With a catalog heavy on titles like “Zip-a-Dee-Doo-Dah” and “Bibbidi-Bobbidi-Boo” and populated by the likes of Dumbo and Pocohontas, you’d think the family audience would be the No. 1 target for a road musical revue aimed at the hinterlands. But the few kids in attendance at the Chicago opening of Disney’s latest legit project, the polished but strangely schizophrenic “On the Record,” had checked out well before the end, confused and bored by a show that unaccountably and ill-advisedly runs like crazy from Disney’s core fans even as it wants to celebrate the company’s musical past.
Instead, “On the Record” tries to be a sleek and sophisticated out-of-context cabaret with enough visual embellishments to fill big roadhouses without embarrassment, yet also avoid busting any budgets. That probably was an impossible, mutually exclusive task for Robert Longbottom, the main creative force behind this show.
“On the Record” needs a lot more bodies than the eight currently onstage and a fresher, funnier, riskier and more accessible concept than is on display, polished but strangely schizophrenic.
The big problem now for presenters as “On the Record” wends its way around the country will be trying to sell adults on coming to hear “You Can Fly! You Can Fly! You Can Fly!” while also letting auds know that there’s not much here for kids expecting to meet a mermaid or a sleeping beauty.
And with theme-park shows growing in sophistication, this show may strike some as insufficiently distinct to merit a Broadway-priced ducat.
“On the Record” suffers all the usual problems of the revue genre and then some. The concept — a bunch of singers have shown up in a recording studio, sometimes knowing what they are doing and why they are there, sometimes not — just doesn’t work. The show gets trapped into the disastrous device of having the ensemble quartet move big boom mikes around. That makes them look like scene-shifters. And the visual patterns it creates are interesting for, oh, about five minutes.
Even more seriously, there isn’t enough of a narrative scenario to actually make the case that we need one. The vague characters — a pair of young potential lovers played by Ashley Brown and Andrew Samonksy and a pair of older, semi-wounded types, played by Emily Skinner and Brian Sutherland — are too archetypal to be fresh.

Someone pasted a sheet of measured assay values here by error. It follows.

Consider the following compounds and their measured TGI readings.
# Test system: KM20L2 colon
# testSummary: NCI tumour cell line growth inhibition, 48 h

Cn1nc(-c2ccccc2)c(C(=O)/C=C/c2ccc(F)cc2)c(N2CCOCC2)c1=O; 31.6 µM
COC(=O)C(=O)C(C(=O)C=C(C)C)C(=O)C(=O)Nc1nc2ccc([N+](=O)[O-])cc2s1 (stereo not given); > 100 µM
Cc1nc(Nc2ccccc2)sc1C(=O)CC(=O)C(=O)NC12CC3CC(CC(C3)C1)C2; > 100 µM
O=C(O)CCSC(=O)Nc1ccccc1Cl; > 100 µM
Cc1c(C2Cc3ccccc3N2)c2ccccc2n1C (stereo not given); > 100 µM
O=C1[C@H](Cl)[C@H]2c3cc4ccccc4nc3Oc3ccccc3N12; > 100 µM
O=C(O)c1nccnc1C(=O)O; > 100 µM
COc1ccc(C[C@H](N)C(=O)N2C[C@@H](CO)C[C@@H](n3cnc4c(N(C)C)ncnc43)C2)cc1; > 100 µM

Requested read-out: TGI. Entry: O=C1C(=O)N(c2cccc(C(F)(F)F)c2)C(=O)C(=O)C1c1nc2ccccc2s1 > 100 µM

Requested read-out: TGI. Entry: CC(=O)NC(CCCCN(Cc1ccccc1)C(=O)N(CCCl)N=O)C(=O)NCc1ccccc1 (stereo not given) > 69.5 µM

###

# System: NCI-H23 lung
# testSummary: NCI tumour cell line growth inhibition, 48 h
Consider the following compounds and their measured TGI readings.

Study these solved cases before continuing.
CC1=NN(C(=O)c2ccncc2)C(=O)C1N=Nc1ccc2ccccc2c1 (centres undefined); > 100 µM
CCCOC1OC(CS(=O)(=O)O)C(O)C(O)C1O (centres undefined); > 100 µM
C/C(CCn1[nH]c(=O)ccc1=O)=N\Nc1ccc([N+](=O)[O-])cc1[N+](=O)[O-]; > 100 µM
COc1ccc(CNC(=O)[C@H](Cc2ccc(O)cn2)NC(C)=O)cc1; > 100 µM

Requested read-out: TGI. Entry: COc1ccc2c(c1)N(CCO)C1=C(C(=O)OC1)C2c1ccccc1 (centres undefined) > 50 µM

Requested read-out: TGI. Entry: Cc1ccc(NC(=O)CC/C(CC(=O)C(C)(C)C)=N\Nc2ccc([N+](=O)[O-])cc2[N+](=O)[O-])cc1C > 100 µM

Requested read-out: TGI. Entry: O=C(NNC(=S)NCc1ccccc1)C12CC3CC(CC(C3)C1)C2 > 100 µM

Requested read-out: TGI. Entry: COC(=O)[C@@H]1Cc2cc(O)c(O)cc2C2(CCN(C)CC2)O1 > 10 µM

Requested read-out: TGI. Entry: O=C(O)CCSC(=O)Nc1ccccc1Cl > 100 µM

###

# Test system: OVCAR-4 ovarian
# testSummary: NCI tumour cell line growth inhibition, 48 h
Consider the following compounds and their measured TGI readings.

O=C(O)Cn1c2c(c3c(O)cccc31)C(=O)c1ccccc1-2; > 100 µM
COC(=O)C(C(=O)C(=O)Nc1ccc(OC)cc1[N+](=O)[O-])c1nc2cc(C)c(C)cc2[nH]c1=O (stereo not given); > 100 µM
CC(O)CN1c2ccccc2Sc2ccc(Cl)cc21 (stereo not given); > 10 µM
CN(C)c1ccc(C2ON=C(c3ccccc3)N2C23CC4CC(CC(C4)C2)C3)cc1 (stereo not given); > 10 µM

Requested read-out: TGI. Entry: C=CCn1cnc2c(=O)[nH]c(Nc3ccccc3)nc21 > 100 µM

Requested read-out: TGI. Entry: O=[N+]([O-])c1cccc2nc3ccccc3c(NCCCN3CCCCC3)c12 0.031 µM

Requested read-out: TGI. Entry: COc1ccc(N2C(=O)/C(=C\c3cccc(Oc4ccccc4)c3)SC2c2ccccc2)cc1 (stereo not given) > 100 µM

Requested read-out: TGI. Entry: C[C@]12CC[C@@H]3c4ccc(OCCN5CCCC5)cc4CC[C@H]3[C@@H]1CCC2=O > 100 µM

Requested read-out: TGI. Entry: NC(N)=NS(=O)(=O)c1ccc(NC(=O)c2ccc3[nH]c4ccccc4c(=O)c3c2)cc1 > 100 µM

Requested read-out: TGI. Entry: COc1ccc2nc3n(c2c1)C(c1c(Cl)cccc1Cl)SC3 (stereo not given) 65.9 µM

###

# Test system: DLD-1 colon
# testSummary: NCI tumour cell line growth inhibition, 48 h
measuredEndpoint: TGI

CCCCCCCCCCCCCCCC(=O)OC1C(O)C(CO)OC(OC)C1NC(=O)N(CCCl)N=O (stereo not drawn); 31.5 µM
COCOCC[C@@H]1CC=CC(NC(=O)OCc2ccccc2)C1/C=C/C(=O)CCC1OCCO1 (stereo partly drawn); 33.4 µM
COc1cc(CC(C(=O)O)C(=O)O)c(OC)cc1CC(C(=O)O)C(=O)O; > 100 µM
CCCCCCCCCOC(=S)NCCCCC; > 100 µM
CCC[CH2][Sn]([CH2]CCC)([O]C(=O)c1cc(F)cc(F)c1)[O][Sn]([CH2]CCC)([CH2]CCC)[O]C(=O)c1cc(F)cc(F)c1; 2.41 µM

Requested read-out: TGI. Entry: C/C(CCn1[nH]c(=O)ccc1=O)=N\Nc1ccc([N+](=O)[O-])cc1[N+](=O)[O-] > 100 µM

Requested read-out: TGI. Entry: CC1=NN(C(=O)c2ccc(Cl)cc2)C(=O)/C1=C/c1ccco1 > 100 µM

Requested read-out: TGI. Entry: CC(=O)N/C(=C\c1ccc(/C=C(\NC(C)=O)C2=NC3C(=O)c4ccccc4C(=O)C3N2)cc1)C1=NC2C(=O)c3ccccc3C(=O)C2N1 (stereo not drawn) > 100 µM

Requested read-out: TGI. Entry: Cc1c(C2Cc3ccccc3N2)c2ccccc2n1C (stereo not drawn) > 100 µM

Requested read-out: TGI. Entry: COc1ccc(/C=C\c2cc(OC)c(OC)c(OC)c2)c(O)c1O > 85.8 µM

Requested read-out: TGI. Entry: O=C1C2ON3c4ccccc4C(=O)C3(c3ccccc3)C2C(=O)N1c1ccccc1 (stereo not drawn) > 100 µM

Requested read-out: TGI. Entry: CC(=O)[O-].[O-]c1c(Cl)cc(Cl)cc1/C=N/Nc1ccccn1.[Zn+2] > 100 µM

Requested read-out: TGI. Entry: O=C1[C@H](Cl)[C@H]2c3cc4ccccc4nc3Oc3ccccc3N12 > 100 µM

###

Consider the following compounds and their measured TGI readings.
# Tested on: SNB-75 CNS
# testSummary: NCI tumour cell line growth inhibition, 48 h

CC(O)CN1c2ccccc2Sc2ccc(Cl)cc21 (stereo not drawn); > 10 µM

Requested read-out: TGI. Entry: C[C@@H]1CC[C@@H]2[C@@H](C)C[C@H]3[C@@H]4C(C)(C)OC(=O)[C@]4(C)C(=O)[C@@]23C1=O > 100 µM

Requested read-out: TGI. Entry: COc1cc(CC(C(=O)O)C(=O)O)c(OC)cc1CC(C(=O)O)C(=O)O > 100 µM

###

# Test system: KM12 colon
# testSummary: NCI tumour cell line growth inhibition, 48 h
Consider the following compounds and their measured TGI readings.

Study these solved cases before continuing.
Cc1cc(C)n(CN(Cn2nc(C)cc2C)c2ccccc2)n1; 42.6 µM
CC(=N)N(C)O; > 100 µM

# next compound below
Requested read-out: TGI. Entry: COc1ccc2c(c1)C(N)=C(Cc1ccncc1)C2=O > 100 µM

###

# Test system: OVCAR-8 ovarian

Worse, there’s a disembodied voice-of-the-engineer (Richard Easton) that achieves little more than to remind people of the tyrant from “A Chorus Line.” Energy — and the mainly very young cast has plenty of that, given the chance — completely dissipates as soon as Easton’s thudding, humorless, prepackaged tones come over the speakers.
For almost the whole night, the show ignores the actual properties (movies, theme-park rides, shows) from which the songs originated. That was a reasonable and understandable decision. But then in the second act, a big screen falls, and performers start singing “Be Our Guest” in different languages, as the animation plays behind. You get the sense someone wanted to remind us that Disney is a global brand. First, we knew that already. And second, if we were going to go that route, then we needed to go that route all night.
Certainly, there is a great deal of quality work from Broadway pros on display. In particular, newcomer Brown has a colossal set of pipes. Skinner, also no slouch in the vocal department, has some fine moments. The gents are less secure but game. And when you hear everything from “The Lady Is a Tramp” to “A Part of It All” on the same night, you marvel at the richness and diversity of Disney music over the years.
Indeed, the best aspects of this show are all musical. Arranger David Chase often uses lush eight-part harmony, and even creaking numbers from early shorts sound musically fresh and vital. Thanks to the quality of much of the singing, and the rich and sophisticated musical arrangements, “On the Record” avoids embarrassment. The best moments are all solo ballads; whenever Brown or Skinner get the chance to stand stage center and belt, you start to believe in the whole idea.
If this shore is best suited to any one group, it is to the City Center Encores types — cabaret-loving folks interested in hearing new treatments of movie and show tunes. This show has plenty for them.
But for everyone else? This cold, insecure and surprisingly bland effort surely will underwhelm hinterland auds attracted by its promise of 64 fun and diverse Disney numbers. Nothing really pops until the terrific finale — the only time the show finally gains some color and a sense of humor. But by then, it’s much too late.